Gr 2-4-This long-winded retelling in verse of the legend of the Texas Bluebonnet lacks child appeal. The story, popularized in Tomie dePaola's The Legend of the Bluebonnet (Putnam, 1983), finds the Comanche people suffering from a dearth of rain. In Lind's version, Spirit Talker tells the people that the drought is punishment for people's greediness, and that "Whatever you own that you treasure,/what you will not trade for a price,/that you must toss in the campfire,/that you must sacrifice." No one is willing to destroy a most prized possession, and the people leave the campfire with their heads bowed in shame. That night, one girl tosses her beloved doll into the fire. The rains come, and in the morning, the plains are covered in blue flowers. The versions of this story available online and in dePaola's book suggest a different interpretation of these people; they have become selfish (not "greedy"), and must make a smoke offering of the most prized possession among them. All of them consider their own thing of value to be too insignificant, but the girl knows that it is her beloved doll that the spirits must want. Lind's different (and less kindly) interpretation is further burdened by belabored verse in varying meter and rhyme that, though occasionally lovely (usually when elaborating on a nonessential detail of setting), makes the story far too long and ponderous. Kiesler's impressionistic acrylic illustrations are full of light and color, but aren't well served by Lind's words.-Nina Lindsay, Oakland Public Library, CA Copyright 2003 Reed Business Information.
Kirkus Reviews
Those interested in regional folklore and flowers will find this retelling by first-time author Lind to be of special interest; all readers will find it to be a satisfying story of the origin of the Texas bluebonnet. Introduced with a two-stanza poem Lind's retelling recounts in rhyme the oft-told tale of a young girl who takes the initiative to sacrifice her prized possession, a doll with a bonnet made of bluejay feathers. Others in her tribe selfishly cling to their prized possessions, unwilling to make a sacrifice to end the drought afflicting her people. It is just the little girl who is willing, and only after she watches her doll burn and turn to ashes does she return to her tepee. In the night the rain comes and brings with it lush fields filled with blue and white blossoms: the legendary bluebonnet. A nice contrast to Tomie dePaola's The Legend of the Bluebonnet (1983), which has sometimes been cited as being too frightening for the very young reader, Lind's version does not divulge the girl's family situation but has her acting alone to make her sacrifice. In this version, the doll is a precious companion rather than the last remaining keepsake from a family she has lost. Kiesler (Wings on the Wind, 2002, etc.) uses acrylics in full-bleed paintings to enrich the verses. Color is used to evoke the somber and then joyous mood of each story incident; the double-page spread of the glorious bluebonnets rising to the soft clouds and blue sky is particularly striking. An author's note summarizes the origin of the tale and provides a brief chronology of the Comanche nation and their presence in the Southwest. A pleasant introduction to a popular legend. (Picture book/folktale. 5-8)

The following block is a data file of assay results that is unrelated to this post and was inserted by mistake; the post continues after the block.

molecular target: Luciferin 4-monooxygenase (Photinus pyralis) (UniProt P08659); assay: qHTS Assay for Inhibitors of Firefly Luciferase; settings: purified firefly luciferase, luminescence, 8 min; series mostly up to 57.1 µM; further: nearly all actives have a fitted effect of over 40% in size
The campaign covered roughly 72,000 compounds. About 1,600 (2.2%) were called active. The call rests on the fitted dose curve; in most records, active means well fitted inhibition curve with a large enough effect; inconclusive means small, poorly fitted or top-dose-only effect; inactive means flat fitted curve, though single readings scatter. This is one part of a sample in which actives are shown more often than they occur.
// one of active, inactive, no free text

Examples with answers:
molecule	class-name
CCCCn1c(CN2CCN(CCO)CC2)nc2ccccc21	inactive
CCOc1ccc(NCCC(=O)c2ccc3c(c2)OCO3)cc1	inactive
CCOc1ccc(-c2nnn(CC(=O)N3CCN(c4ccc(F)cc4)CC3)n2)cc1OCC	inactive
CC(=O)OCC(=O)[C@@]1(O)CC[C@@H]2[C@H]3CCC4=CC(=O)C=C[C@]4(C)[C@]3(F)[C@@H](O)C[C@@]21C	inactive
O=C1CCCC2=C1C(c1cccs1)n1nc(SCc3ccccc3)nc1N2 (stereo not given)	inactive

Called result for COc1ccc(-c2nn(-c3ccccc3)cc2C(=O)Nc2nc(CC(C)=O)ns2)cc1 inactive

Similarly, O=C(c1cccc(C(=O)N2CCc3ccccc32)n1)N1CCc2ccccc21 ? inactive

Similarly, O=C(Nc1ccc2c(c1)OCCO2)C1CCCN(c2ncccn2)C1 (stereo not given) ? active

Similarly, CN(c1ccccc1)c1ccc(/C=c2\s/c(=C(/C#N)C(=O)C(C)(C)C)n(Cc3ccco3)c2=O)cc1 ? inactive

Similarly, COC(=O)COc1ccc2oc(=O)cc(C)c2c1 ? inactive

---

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Product Details

  • ISBN-13: 9780805065732
  • Publisher: Henry Holt and Co. (BYR)
  • Publication date: 4/1/2003
  • Edition description: First Edition
  • Pages: 40
  • Age range: 5 - 9 Years
  • Product dimensions: 8.48 (w) x 10.36 (h) x 0.37 (d)

Meet the Author

Michael Lind is the highly regarded author of many books for adults, including The Alamo: An Epic, which the Los Angeles Times named as one of the Best Books of 1997. Formerly the Washington editor at Harper’s magazine and a staff writer at The New Yorker, he is a senior fellow at the New America Foundation. A native of Texas, Mr. Lind currently lives in Washington, D.C. This is his first book for children.

Kate Kiesler is the illustrator of a number of highly praised books for children, including Taiko on a Windy Night, written by Sally Derby. A graduate of the Rhode Island School of Design, she worked as an assistant to the noted illustrator Barry Moser before beginning her own career in children’s books. Ms. Kiesler now lives in Colorado.